En EspaŅol

Q. Who is Mr. Smarty Plants?

A: There are those who suspect Wildflower Center volunteers are the culpable and capable culprits. Yet, others think staff members play some, albeit small, role. You can torture us with your plant questions, but we will never reveal the Green Guru's secret identity.

Help us grow by giving to the Plant Database Fund or by becoming a member

Did you know you can access the Native Plant Information Network with your web-enabled smartphone?

Share

Ask Mr. Smarty Plants

Ask Mr. Smarty Plants is a free service provided by the staff and volunteers at the Lady Bird Johnson Wildflower Center.

Search Smarty Plants
    
 
See a list of all Smarty Plants questions
Can't find the answer in our existing FAQs, submit a question to Mr. Smarty Plants.
Need help with plant identification, visit the plant identification page.
 
rate this answer
Not Yet Rated

Friday - August 23, 2013

From: Cranford, NJ
Region: Canada
Topic: Plant Identification
Title: Identity of purple-leafed plant in formal garden in Quebec City
Answered by: Nan Hampton

QUESTION:

I saw a plant in a formal garden in Quebec City that was low growing with purple leaves and clusters of deep purple pods/seeds about the size of grapes.

ANSWER:

Our focus and expertise are with plants native to North America.  Since the plant you saw was growing in a formal garden, It is very unlikely that it is a native plant.   It is more likely an ornamental cultivar introduced from somewhere outside North America.

Now, having told you all that, I will show you a cultivar of the North American native, Capsicum annuum (Chile pequin).  It is called Capsicum annuum 'Black Pearl' and fits your description very well.   Here is a description of it from the US National Arboretum where it was developed.  The leaves are described as black but could certainly be called dark purple.  It is an annual and hardy in USDA Hardiness Zones 4-10.  Canadian provinces and cities aren't shown on the USDA Hardiness Zone map, but Quebec City appears to fall in the Zone 4 range on the Canadian Plant Hardiness Zone map.  The fruits are edible and described as hot.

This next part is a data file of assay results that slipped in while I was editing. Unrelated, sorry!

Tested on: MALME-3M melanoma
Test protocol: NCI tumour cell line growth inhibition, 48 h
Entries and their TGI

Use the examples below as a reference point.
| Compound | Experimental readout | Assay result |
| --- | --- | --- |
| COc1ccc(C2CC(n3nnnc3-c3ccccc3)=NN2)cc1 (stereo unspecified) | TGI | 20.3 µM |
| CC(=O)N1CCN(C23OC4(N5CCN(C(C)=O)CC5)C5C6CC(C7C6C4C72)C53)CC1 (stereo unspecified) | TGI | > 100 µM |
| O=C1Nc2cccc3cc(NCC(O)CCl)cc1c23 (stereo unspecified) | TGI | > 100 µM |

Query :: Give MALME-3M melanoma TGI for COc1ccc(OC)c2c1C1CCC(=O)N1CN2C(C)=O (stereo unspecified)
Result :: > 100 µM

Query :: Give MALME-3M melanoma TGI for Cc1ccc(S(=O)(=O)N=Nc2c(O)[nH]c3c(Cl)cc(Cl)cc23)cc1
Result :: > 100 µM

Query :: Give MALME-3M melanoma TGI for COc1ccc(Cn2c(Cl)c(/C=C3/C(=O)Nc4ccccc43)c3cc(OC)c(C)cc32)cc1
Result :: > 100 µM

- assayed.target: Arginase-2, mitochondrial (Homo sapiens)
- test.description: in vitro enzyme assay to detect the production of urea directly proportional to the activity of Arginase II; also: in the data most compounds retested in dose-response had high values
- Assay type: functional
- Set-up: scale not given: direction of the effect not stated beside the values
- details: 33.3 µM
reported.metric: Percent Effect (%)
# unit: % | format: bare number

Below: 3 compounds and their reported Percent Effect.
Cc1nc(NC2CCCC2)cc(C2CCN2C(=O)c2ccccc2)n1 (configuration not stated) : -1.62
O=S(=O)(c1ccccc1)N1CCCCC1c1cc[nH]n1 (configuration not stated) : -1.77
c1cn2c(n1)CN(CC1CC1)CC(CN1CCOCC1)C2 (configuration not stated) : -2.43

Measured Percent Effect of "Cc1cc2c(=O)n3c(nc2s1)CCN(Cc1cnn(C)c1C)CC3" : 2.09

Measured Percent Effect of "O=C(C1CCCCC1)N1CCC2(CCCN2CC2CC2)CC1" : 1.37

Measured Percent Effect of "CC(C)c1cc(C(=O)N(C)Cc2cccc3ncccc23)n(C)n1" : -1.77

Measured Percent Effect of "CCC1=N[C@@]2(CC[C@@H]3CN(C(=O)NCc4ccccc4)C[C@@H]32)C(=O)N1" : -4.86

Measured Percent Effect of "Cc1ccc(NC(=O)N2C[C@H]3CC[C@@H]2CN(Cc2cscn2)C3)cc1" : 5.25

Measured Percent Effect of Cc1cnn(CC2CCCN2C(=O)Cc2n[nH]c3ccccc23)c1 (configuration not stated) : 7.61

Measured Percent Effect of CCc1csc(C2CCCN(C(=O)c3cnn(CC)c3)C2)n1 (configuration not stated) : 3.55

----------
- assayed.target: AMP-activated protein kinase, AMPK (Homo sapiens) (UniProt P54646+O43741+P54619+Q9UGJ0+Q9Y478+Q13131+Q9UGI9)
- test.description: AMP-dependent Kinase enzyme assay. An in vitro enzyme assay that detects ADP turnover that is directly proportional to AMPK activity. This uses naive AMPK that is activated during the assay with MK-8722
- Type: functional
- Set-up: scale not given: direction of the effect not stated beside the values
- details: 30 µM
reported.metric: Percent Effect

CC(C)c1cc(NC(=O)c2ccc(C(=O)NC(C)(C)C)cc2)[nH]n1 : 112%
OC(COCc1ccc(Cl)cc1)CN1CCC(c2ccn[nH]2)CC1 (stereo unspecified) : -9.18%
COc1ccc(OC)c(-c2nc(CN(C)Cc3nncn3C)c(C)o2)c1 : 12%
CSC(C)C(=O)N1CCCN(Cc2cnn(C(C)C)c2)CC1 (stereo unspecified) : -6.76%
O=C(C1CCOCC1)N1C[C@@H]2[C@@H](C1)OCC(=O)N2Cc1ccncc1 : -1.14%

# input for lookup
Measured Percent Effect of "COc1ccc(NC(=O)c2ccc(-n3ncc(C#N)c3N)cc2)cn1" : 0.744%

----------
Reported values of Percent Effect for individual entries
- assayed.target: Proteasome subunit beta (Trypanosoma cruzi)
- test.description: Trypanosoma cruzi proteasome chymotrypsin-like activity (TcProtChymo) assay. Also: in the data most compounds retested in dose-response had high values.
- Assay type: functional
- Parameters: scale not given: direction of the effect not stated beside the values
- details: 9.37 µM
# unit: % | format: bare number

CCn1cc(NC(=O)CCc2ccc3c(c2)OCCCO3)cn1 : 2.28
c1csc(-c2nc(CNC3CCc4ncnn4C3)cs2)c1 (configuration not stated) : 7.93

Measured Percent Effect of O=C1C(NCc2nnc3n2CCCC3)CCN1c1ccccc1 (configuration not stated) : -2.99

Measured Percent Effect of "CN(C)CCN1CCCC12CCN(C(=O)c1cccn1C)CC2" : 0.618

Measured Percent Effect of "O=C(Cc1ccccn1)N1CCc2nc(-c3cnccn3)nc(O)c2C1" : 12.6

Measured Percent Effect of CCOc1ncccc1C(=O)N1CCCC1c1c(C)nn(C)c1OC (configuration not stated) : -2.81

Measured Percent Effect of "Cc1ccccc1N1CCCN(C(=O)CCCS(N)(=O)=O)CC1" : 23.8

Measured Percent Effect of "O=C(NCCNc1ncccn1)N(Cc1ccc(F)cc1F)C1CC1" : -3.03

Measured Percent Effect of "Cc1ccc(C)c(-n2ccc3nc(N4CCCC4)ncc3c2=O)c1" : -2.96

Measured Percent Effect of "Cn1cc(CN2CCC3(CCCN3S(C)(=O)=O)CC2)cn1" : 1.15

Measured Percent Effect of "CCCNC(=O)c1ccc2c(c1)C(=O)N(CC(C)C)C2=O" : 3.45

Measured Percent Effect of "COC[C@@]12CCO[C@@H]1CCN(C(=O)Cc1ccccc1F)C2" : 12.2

If this isn't the plant you saw and you have a photo of it, please visit our Plant Identification page to find links to several plant identification forums that accept photos of plants for identification.

 

More Plant Identification Questions

Plant identification
September 04, 2010 - Please identify this tree: has leaves like a catalpa, blue/lavender flowers on a long flower spike at the end of the limb, green fruit/seed about the size of a pecan it is fuzzy like a peach with a h...
view the full question and answer

Plant identification
July 07, 2010 - This should be an easy one. I would like to identify a plant that grows along river banks, usually up to the edge of the water and within 50' of water course, and is very common. It is up to 8' in ...
view the full question and answer

Identification of plant, possibly giant ragweed (Ambrosia trifida)
January 30, 2008 - I am trying to identify a weed that was prevalant where I grew up in North Central Texas. It grows in low spots and along creeks. It has woody stalks with short spines, grows 3'- 6' tall, the leaves...
view the full question and answer

Identifcation of four o clock-like flower
August 25, 2007 - I've run across a flower I cannot find any information on. I saw it in West Virginia. I know that a pix might be needed to identify, but, since this is somewhat unusual, I thought possibly you might...
view the full question and answer

Plant identification
October 12, 2008 - I found gorgeous berries on a tree or large bush (about 10 feet tall) and clipped a little cluster the size of my hand. There are 6 or more, starting the size of a blueberry in lime green and growing ...
view the full question and answer

Smarty Plants's Facebook profile Support the Wildflower Center by Donating Online or Becoming a Member today.

Mr. Smarty Plants wants you to be his Facebook friend. Click the Facebook icon to add yourself to Mr. Smarty Plants list of friends.
E-NEWSLETTER | BECOME A MEMBER | DONATE NOW | MEDIA | SITEMAP | STAFF
© 2015 Lady Bird Johnson Wildflower Center